During the discussion, I made a football game analogy with the point of the analogy being that even though countering evil may seem overwhelming, it is possible. The analogy was OK, but afterwards, I thought of another one that resonated with me.

I thought of my oncologist and the nurse practitioner that works with her. I know that they can see 30-40 patients in a single day. All of those patients come into the exam room carrying the evil that is cancer. The doctor and the nurse practitioner, by themselves, face that challenge, individual by individual, day by day, year by year. The evil of cancer in a portion of those patients does overwhelm and kill the patient, but in others, the "evil" is put in check and, in others, totally eliminated. 

I recognize that in some instances, the origin of the cancer evil is known, but in many other instances (such as the one with which I am most familiar) the origin is not known. However, it is the task of the doctor, nurses and patient to move beyond the "how did this happen" phase and work toward the healing that is ahead.

"Because in all of the whole human race, Mrs. Lovett, there are two kinds of men, and only two. There's the one staying out in his proper place and the one with his foot in the other one's face." *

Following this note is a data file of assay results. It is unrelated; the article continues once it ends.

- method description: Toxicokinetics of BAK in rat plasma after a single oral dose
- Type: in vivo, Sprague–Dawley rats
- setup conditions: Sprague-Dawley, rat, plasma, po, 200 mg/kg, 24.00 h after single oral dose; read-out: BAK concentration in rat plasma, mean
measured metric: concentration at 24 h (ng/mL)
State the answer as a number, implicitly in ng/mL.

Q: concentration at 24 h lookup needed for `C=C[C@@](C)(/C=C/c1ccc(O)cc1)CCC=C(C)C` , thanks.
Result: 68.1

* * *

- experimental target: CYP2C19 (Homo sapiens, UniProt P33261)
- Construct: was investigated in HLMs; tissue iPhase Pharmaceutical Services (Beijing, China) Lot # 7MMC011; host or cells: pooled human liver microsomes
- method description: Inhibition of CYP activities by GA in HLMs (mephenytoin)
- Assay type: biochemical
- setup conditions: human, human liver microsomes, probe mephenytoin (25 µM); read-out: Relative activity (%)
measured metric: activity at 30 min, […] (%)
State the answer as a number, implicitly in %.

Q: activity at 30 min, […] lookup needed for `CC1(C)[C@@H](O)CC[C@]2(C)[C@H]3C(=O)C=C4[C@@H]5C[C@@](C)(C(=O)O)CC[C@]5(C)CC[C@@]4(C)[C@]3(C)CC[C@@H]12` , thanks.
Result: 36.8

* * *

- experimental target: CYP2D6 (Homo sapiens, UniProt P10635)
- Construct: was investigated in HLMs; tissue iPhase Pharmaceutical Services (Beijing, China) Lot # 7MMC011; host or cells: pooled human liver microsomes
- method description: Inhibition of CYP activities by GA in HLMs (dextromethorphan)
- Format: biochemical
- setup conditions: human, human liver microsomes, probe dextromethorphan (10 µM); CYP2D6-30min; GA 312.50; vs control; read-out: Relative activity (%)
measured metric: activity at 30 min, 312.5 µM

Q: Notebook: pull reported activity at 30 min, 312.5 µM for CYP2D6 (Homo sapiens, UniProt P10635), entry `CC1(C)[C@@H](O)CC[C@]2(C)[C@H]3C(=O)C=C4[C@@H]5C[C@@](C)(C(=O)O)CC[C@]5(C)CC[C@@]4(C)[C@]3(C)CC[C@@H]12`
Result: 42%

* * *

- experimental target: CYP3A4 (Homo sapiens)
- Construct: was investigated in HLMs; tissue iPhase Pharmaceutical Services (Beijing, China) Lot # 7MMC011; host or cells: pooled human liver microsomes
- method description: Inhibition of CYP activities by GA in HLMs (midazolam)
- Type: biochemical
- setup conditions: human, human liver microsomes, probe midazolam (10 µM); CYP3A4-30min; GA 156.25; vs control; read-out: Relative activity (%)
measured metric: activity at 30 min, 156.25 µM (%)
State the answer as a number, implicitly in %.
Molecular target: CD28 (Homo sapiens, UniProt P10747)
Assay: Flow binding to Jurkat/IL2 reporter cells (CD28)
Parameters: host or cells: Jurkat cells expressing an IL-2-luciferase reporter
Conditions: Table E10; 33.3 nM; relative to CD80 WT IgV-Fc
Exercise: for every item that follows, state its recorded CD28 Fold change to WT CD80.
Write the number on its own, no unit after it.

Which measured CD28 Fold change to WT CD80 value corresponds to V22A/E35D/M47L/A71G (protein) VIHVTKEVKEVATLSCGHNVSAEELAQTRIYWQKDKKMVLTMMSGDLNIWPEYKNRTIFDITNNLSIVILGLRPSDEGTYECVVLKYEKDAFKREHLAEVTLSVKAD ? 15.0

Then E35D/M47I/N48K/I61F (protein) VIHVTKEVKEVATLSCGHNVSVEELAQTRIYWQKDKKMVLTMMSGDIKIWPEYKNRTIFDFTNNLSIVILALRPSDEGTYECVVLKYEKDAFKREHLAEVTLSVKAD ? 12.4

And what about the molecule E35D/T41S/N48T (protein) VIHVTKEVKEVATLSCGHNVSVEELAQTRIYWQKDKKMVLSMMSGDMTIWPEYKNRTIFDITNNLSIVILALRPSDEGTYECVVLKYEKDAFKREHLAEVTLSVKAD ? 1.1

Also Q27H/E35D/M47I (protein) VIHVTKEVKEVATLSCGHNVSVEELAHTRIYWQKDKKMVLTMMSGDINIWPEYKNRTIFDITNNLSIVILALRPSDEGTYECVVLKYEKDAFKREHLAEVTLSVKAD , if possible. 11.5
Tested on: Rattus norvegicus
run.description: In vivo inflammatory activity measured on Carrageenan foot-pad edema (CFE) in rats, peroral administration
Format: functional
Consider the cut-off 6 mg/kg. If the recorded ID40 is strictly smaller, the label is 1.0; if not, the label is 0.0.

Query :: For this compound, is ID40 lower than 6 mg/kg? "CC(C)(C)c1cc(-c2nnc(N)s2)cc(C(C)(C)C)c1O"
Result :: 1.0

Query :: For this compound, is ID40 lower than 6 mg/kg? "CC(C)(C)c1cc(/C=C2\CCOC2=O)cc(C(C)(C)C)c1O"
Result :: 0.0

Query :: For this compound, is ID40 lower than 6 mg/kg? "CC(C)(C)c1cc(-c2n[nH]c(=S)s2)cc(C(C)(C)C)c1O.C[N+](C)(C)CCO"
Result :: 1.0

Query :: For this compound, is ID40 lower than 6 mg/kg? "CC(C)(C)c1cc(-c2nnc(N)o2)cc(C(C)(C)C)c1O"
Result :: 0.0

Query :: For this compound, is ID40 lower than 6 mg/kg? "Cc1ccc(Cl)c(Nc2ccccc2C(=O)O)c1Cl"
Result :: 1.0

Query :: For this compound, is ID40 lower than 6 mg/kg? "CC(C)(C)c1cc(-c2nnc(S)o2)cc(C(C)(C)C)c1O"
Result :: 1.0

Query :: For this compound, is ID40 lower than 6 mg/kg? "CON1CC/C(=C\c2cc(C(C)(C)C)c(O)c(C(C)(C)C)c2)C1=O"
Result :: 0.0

* Lyric from "Sweeney Todd" by Stephen Sondheim

Monday, April 29, 2013

"Two Roads Diverged.."*

The picture of the dog above comes with a story. Early one evening during the spring of 1977, at the age of about six weeks, this dog found himself walking along a ditch between two fields that had been recently planted with corn. How he arrived there, no one really knows. As he walked along the ditch and came to the end of the fields where they met a gravel road, he had a choice to turn left or right. Or he had another option in which after veering to the right, he would then veer to the left, following a gravel ramp, and continue in his original direction towards the setting sun. The third option was the most difficult as it involved ascending a short, steep incline that ultimately led to an open door leading into a large barn. Normally, at that point in the evening, the barn door was rarely open. This particular evening however, there was a teen and an adult male working in the barn. Who saw who first also remains open for discussion, but when the eyes of all 3 characters met, their eyes met with curiosity and not fear. So curious was the dog, that he continued toward the two males and as he reached where they were sitting, he laid down to rest next to the younger of the two males. I'll never forget that moment.